PurposeThis study aims to proffer a theoretical narrative explaining the poor financial performance of public highway agencies in Nigeria. This study critically spotlights seminal works in the literature offering theoretical narratives on the poor financial performance of public infrastructure projects, to discuss whether they adequately capture the relationship between psychological factors, project governance/leadership issues and knowledge/skill deficiencies related to the cost performance of infrastructure projects in the developing world. The evaluation reveals the predominant contextual exclusivity of these theoretical narratives to the developed world, which tend to under-represent developing countries, such as those on the African continent.Design/methodology/approachUsing a case study research strategy, longitudinal documentary/archival data for 61 highway projects were analyzed. In total, 16 interviews were also conducted with highway officials from the three highway agencies responsible for the execution of the projects. A two-stage deductive-inductive thematic analysis of the collated data was carried out to identify barriers to the financial management of public highway projects, the result of which is cognitively mapped out.FindingsThe study showcases empirical insight on cost overruns experienced in Nigerian public projects, because of the trickle-down effect of human and organizational environment, as well as because of workers’ knowledge/skill deficiencies.Research limitations/implicationsThe developed theory is contextual to Nigeria, and there is scope for testing its generalisability to other developing nations.Originality/valueThe in-depth trajectory provided uncovers an intricate web of technical and psycho-social, organizational and institutional issues, which have not been identified and explained by previous theoretical narratives.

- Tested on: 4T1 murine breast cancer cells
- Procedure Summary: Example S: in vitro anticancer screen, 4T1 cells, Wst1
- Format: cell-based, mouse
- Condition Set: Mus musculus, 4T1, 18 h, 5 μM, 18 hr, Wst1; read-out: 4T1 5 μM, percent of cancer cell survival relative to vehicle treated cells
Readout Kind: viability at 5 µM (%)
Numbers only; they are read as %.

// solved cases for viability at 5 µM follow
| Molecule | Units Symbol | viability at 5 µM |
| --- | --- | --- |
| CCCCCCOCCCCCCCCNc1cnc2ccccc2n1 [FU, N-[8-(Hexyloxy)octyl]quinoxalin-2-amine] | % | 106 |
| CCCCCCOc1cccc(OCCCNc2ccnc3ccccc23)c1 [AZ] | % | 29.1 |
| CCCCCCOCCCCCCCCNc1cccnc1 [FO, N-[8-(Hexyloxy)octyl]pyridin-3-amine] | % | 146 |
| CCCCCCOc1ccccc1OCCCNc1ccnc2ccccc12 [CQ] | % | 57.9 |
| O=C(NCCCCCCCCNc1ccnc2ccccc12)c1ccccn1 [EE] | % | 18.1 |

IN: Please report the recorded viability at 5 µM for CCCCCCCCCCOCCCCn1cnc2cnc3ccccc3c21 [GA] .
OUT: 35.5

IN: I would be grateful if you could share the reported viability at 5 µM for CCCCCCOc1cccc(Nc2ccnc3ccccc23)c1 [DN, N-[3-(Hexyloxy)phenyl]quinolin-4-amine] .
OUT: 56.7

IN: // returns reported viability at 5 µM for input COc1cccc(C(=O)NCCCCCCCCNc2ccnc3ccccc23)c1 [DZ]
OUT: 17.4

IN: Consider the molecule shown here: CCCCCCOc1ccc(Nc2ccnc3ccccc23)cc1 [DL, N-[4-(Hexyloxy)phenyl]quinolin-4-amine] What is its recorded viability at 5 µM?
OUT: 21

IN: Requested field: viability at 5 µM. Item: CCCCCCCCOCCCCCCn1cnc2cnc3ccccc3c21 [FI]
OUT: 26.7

Journal of Financial Management of Property and Construction – Emerald Publishing
Published: Apr 3, 2018
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